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Press freedom under Duterte: 'Can it survive this fraught moment?'

By Sheila Coronel Published Jul 19, 2021 2:25 pm

Press freedom in the Philippines has been resilient and enduring. This resilience was forged over time, from the struggle against colonial rule, the tyranny of authoritarianism and the challenges of democracy. But can it survive this fraught moment? 

The Philippines under President Rodrigo Duterte is one of many battlegrounds around the world where populist strongmen wrestle with the media. Since his election in 2016, Duterte has attacked where the press is weakest: its ownership, the corruption within its ranks, the sensationalism of its news coverage and the perceived elitism of some of its practitioners. 

We’ve seen this before. When he declared martial law in 1972, Marcos sent the army to shut down newspapers and TV stations. He censored the news and allowed only friends and family to own media companies.  

Duterte is the Gaslighter-in-Chief.

But Duterte is not Marcos. He is a strongman of the internet age.  Media control today is not achieved by starving the public of news. Today’s strongmen control the message by flooding the public arena with threats and lies. Online, they create  alternative information – or disinformation – spaces where fake news sites, social media trolls and state-sponsored bloggers reign. Offline, pro-Duterte newspaper columnists and radio commentators attack and drown out the work of critical journalists.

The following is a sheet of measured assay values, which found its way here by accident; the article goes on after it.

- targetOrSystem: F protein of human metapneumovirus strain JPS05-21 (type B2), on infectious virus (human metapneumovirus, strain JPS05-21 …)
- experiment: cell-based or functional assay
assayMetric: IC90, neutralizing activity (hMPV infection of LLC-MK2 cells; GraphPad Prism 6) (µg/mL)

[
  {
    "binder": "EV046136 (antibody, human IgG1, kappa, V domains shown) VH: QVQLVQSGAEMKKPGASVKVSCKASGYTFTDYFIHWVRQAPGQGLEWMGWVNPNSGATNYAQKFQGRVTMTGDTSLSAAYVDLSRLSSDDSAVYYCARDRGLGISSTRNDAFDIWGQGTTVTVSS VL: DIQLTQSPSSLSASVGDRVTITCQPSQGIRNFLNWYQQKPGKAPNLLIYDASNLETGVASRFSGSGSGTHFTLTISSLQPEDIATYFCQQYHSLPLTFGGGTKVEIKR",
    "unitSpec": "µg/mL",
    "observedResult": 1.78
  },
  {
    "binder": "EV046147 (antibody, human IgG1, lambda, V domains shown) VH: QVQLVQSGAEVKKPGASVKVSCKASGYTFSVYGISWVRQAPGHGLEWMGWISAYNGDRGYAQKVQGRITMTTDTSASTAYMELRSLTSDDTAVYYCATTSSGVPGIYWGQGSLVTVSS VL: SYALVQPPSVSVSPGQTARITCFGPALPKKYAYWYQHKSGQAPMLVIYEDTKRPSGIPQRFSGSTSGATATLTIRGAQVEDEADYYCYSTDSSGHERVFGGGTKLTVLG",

Whether the current toxic information landscape is the new normal remains to be seen. Dire predictions have been made before. But if the past is prologue, we know that repression also inspires resistance and renewal. 

Duterte has been affirming during yearly commemorations of World Press Freedom Day held May 3 his commitment to protect press freedom. In the World Press Freedom Index released by Reporters Without Borders last April 21, the country’s ranking slipped to 138th out of 180 countries, down two notches from the previous year. It was also the fourth consecutive year that the country fell in the rankings. (Malacanang photo)

The Duterte presidency has been a test of the press’ resilience. Frontline journalists bear the brunt. They are moving targets for death threats, insults and unrelenting trolling.  They are bearing witness amid online hate and the indifference of a public drowning in the flood of fake news. 

Despite this, a new generation of digital native journalists has produced exemplary reporting. They are using new technologies to tell stories in novel ways and engage audiences on multiple platforms. By reporting on disinformation techniques and undertaking fact-checking and media literacy projects, they are warning citizens that fake news is like fake gold – alluring but worthless. Despite the increasing incivility in online spaces, the internet continues to be a home for robust discussion and for mobilizing citizens for collective action, including in support of the press.